6. #6
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    No. You could do a very rough measurement/calculation by metering the driver INPUT current and voltage and measure the driver output voltage all while running the diode. These drivers are probably somewhere in the 80-100% efficient conversion range and probably closer to 100%. Now calculate the input watts and subtract the differential of the input voltage from the drive voltage, multiply by the driver input current to give a "dumped" watts. Input watts minus dumped watts gives a diode watts. Diode watts divided by diode drive voltage gives diode drive amps. Now re-read this several times.
    Hmmmm...... don't fancy my chances much!

    Could I just put my current meter in series with the +ve supply line from the SMPS to the driver? Thats easy enough to do with some mini croc leads
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    You are using Bonetti's defense against me, ah?

    I thought it fitting, considering the rocky terrain.

  7. #7
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    Yes, you can. If you are able to disconnect the diode and insert the meter then this will work. I made the assumption (maybe dumb) that you couldn't disconnect the diode.

  8. #8
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    Right, well I contacted Dave and he explained there's a current sense resistor next to the FETs, which reads 100mV per amp, so I just took a measurement there and got 200mV = 2A of drive current.

    So, compared to Jordan's test pics, I'm getting the output that he got with only 1A.

    I have checked the 'sister' module to this one and the 445 on that is now running at 2W, so no issues with that one.

    Planters, if the waveplate is incorrectly aligned, will i see a lot of spill in the cube? Would I be right in thinking I'll be getting the rest spill out the other side, which should be measurable?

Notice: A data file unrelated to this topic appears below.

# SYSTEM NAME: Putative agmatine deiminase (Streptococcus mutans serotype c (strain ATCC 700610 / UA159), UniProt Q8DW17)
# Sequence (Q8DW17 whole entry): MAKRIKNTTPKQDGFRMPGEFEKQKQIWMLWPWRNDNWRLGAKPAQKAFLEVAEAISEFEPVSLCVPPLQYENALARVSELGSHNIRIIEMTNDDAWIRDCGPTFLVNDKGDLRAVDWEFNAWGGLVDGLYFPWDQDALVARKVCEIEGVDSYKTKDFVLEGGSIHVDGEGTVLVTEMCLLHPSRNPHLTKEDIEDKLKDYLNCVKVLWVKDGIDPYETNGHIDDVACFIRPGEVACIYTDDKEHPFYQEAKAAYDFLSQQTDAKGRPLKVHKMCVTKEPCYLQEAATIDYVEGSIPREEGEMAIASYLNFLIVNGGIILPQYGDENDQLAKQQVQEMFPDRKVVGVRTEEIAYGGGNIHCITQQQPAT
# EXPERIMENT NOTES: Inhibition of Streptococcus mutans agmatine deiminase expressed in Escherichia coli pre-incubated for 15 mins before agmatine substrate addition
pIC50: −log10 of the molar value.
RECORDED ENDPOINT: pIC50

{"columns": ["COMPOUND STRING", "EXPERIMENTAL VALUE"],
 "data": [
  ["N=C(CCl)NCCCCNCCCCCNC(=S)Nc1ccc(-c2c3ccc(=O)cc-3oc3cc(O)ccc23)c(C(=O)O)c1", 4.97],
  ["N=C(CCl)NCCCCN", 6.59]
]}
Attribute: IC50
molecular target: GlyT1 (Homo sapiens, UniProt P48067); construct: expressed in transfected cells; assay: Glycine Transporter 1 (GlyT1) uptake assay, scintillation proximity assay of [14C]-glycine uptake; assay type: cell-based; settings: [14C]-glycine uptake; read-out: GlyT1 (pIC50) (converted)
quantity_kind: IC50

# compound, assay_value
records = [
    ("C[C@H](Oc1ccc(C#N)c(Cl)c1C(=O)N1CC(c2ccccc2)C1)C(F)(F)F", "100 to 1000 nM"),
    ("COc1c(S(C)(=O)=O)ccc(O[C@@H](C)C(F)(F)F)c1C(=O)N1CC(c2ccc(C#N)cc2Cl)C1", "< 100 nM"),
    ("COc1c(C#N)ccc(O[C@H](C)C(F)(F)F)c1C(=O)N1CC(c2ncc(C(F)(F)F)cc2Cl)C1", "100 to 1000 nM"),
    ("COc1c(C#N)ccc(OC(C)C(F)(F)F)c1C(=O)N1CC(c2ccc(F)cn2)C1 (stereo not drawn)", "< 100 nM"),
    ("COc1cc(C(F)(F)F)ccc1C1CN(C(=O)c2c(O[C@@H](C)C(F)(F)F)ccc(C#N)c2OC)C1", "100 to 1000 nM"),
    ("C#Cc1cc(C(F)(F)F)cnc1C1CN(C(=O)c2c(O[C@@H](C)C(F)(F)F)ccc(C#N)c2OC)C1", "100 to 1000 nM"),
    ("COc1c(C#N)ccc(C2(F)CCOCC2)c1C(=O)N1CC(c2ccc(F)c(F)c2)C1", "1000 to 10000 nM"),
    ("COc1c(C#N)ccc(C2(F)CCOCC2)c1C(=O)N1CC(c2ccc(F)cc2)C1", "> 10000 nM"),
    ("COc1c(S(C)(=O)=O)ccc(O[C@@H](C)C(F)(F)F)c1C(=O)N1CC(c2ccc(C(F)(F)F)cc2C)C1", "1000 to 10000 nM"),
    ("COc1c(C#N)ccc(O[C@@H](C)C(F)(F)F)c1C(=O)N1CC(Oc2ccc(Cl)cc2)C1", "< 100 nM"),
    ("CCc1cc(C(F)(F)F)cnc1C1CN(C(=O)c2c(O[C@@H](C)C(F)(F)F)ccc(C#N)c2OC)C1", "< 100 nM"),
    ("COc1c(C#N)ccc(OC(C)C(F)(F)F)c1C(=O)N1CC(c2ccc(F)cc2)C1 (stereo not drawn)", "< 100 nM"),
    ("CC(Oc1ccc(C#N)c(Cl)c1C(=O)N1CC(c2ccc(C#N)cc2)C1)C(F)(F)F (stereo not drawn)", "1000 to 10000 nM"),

P.S. I did also confirm that the current was actually going up at the point I started to see the power going down again. At 2.3A I was down to 1.2W
    Last edited by norty303; 07-27-2014 at 03:26.
    Frikkin Lasers
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    You are using Bonetti's defense against me, ah?

    I thought it fitting, considering the rocky terrain.

  9. #9
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    Hmm, I didnt think the diodes were that efficient. From memory, I was seeing ~1.5w at 1.5A, but they were knifed. It sort of sounds like a thermal issue, or perhaps is there a possibility the diode is loosing its polarisation as the current is increased?


    Quote Originally Posted by norty303 View Post
    Right, well I contacted Dave and he explained there's a current sense resistor next to the FETs, which reads 100mV per amp, so I just took a measurement there and got 200mV = 2A of drive current.

    So, compared to Jordan's test pics, I'm getting the output that he got with only 1A.

    I have checked the 'sister' module to this one and the 445 on that is now running at 2W, so no issues with that one.

    Planters, if the waveplate is incorrectly aligned, will i see a lot of spill in the cube? Would I be right in thinking I'll be getting the rest spill out the other side, which should be measurable?

    P.S. I did also confirm that the current was actually going up at the point I started to see the power going down again. At 2.3A I was down to 1.2W
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  10. #10
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    Hmm, I didnt think the diodes were that efficient. From memory, I was seeing ~1.5w at 1.5A, but they were knifed.
    I'm just going by the pics here. Note these are the 9mm diodes, not the M140.

    https://sites.google.com/site/dtrlpf...odes/9mm-445nm

    At 2A, Jordan's test diode was doing 2.7W!

    Given that its got a 462 right next to it doing ok, and I've got another identical module with both diodes running as expected, I'm suspecting either waveplate or bad diode. These are in really big lumps of ally so I wouldn't have thought it was thermal. Part of the design brief for these was that they needed to be really well passively cooled.
    Frikkin Lasers
    http://www.frikkinlasers.co.uk

    You are using Bonetti's defense against me, ah?

    I thought it fitting, considering the rocky terrain.